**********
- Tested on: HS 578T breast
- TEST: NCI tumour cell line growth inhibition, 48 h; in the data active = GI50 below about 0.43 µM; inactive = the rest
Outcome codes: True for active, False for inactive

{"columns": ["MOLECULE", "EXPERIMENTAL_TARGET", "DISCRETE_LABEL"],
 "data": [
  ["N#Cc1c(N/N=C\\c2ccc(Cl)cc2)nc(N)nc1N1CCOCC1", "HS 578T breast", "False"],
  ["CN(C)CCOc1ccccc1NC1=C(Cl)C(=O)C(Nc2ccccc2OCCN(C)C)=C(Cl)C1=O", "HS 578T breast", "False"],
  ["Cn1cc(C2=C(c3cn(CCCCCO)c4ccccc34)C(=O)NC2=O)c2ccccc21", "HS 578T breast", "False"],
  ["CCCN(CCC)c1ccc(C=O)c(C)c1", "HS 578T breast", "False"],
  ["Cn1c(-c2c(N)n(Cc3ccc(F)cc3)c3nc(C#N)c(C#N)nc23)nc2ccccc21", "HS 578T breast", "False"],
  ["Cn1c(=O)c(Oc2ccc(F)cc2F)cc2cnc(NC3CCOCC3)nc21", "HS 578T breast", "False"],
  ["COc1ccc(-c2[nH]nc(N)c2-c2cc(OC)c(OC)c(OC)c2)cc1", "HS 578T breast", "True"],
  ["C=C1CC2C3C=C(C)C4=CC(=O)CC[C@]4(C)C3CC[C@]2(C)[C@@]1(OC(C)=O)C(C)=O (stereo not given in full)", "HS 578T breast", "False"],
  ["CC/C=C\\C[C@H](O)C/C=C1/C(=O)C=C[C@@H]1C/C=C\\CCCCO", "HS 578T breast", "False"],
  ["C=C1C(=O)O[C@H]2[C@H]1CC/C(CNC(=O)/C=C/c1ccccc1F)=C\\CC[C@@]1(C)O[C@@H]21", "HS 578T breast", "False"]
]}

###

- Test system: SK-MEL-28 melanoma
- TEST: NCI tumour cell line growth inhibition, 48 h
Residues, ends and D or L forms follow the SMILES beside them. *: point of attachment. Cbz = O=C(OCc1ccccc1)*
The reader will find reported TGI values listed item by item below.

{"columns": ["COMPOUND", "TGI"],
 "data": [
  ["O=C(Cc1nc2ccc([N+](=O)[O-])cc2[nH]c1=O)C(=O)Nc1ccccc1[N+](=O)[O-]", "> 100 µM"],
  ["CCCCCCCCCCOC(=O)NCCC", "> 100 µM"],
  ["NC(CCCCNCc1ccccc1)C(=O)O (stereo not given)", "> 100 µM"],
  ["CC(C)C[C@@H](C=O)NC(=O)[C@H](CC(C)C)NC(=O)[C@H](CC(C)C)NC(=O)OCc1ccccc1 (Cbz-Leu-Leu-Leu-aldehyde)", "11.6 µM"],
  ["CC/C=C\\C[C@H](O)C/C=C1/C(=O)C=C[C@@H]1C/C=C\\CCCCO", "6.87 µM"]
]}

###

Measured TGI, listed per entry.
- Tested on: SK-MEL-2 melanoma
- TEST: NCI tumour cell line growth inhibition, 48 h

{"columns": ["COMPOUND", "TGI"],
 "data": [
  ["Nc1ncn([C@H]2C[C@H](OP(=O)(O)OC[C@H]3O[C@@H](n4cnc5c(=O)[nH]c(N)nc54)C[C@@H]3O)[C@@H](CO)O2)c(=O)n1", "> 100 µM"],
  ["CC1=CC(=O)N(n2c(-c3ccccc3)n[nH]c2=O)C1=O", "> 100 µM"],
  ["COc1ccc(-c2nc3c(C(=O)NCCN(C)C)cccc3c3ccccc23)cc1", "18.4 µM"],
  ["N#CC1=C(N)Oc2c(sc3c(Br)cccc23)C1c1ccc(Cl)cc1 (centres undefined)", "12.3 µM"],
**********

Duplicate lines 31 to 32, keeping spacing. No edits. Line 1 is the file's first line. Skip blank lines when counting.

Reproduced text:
Measured TGI, listed per entry.
- Tested on: SK-MEL-2 melanoma